Every once in a great while.

35-45-shots145-the-journey.jpg

Not often, but…

Every once in a while an image I’ve made gets a little attention.

One of my pinhole images was published in SHOTS Magazine, Fall 2019 Issue No. 145 “The Journey.”

It’s 35/45, the picture I made with the Zero Image 6×9 and an expired roll of Fuji Acros 100. The story of this pinhole adventure/experiment is well documented in an earlier post.

I pointed to the same same post when I uploaded the image to Flickr.

To my delight, the picture in that post ended up on Flickr’s Explore, which is something that hasn’t happened for my work in a really long time.

I noticed it earlier this month. Any comments on Flickr are rare these days and the notification made me check it out. At the time there were 58 faves. Crazy. The comments indicated the picture made Explore.

I went there, scrolled through until I found the image. Verification! Pretty cool!

flickr-explore-3545.jpg

As of today “35/45. a little experiment” has 9,121 views, 75 faves, and 4 comments.

Amazing.

I make images to satisfy a personal need, but it certainly is nice to have this kind of reaction to my work. And I appreciate it.

Lensless.

pinhole-cams-sized.jpg

x 3.

I recently added the ONDU 6×12 Multiformat pinhole camera to my pinhole camera collection.

Nice little box. I got the walnut version. It is so pretty.

I also have the 8Banners MC and Zero Image 2000 6×9 pinholes.

I’ll use the 8Banners for 6×6 and keep the other two at their intended format.

I found an inexpensive padded insert on Amazon that has handles and a hook-and-loop attached lid with a zippered pouch, perfect for storing a yellow filter for the ONDU and a shutter release cable for the Zero Image.

It came with a pair of padded dividers, to help keep the cameras separate. Nifty find.

Each camera has its own Manfrotto 785PL Quick Release Plate, used with the awesome 785B Modo tripod.

I also put together and printed a separate exposure chart for each box using Mr. Pinhole’s Pinhole Camera Exposure Guide. A very useful resource.

I’ll get out with these boxes in a couple of weeks, most likely shooting B&W for a while so I can tank develop at home. I’ll shoot color, too.

Should be fun.

Austin streets.

amy-ondu.jpg

 

A Thursday morning photowalk.

I got out for a film-shooters photowalk in Austin this morning with Chris Ullrich and Amy Jasek.

The only digital camera I had with me was my iPhone 8.

I brought a bunch of film cameras, but mostly used my recently rediscovered Nikon One•Touch Zoom 90 loaded with a 24 exposure roll of 35mm Ilford XP2 Super and my little Olympus Stylus Epic loaded with a 36 exposure roll of Kodak Ektar 100.

Chris had his awesome Leica M6, and Amy had a really slick black Contax G2.

Chris and I walked from the new-ish Austin Library to Intelligentsia Coffee at 3rd and Nueces Street to meet Amy.

After conversation, coffee, and a light breakfast, the stroll began. Cameras in hand, we headed east on 3rd street to Congress Avenue, headed north where Amy broke out her new Ondu 4×5 pinhole camera.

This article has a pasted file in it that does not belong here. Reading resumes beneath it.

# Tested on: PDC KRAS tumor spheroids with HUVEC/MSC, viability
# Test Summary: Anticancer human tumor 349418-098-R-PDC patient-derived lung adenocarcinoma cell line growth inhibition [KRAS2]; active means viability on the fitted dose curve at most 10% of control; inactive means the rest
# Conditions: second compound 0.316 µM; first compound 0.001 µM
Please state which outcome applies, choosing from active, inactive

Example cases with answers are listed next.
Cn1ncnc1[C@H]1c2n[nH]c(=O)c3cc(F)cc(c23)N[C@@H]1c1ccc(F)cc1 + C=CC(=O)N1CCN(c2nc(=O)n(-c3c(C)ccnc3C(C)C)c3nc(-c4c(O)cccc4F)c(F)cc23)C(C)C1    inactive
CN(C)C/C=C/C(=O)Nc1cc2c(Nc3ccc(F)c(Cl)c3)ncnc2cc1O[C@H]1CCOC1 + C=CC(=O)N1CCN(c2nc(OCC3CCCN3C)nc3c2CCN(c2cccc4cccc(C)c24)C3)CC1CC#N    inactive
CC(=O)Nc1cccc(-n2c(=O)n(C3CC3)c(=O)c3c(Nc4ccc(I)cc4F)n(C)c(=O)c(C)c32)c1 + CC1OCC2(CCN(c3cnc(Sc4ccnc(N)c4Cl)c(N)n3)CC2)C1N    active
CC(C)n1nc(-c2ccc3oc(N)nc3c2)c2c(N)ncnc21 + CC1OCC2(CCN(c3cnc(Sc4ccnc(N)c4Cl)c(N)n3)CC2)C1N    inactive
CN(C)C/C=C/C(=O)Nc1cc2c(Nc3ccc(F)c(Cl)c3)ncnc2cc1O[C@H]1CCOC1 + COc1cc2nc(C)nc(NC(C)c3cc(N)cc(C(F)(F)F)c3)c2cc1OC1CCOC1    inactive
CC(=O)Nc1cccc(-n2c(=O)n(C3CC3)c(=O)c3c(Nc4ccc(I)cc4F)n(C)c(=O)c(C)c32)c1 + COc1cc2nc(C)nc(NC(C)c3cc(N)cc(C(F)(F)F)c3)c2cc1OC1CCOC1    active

Crossing over around 8th , we headed back down Congress Avenue to 2nd, then winding our way west, back to the library, where – before we went our separate ways – we talked at length about the current state of the Film Shooters Collective.

Great walk. Great conversation. Great people. Great fun. I hope I got some great pictures!

 

Use what you have, revisited.

scan-comparison.jpgA little experiment.

An update on my adventures last Sunday morning with my Zero Image 6×9 pinhole camera.

I developed the Fujifilm Neopan Acros 100 that was in the camera back on Thursday, along with the *fat roll I posted about last Tuesday… more on the mystery roll soon.

Everything went smoothly with the developing. Stock D76 @ 68º for 7 minutes 15 seconds.

The negatives hung in the hall bathroom until the next day, and they were dry by the time I was ready to scan.

The Epson V500 I have has been a work horse over the years, handling everything I throw at it. But things went south from the beginning on this particular task.

Things went south from the beginning on this particular task…

There’s a white background that snaps in-and-out of the scanner lid, it’s not needed when scanning film. Took it out. Then I pulled out the 120 negative scan tray and loaded up a strip of three shots, set up the scan software per usual, and went through the process of creating a preview before actually scanning.

That’s when things started to go awry. The preview was splitting up the negatives in a way that was totally unusable.

I fiddled with every the setting I could, but the results did not change.

I remembered watching a You Tube video some time ago that showed how to scan a negative as if it were paper. I figured I’d play a bit and put the white background back in the bottom of the lid and removed the negative from the scan tray, placing it emulsion side down so the film curled away from the glass, then ran the software as normal for scanning documents.

Well, that worked. Kind of…

reg-scan.jpg

Intrigued, but not totally satisfied that I couldn’t get the scanner to work properly, I set about fiddling some more. I noticed a button near the bottom of the interface that was labeled “reset” and thought, what the hell, then clicked it.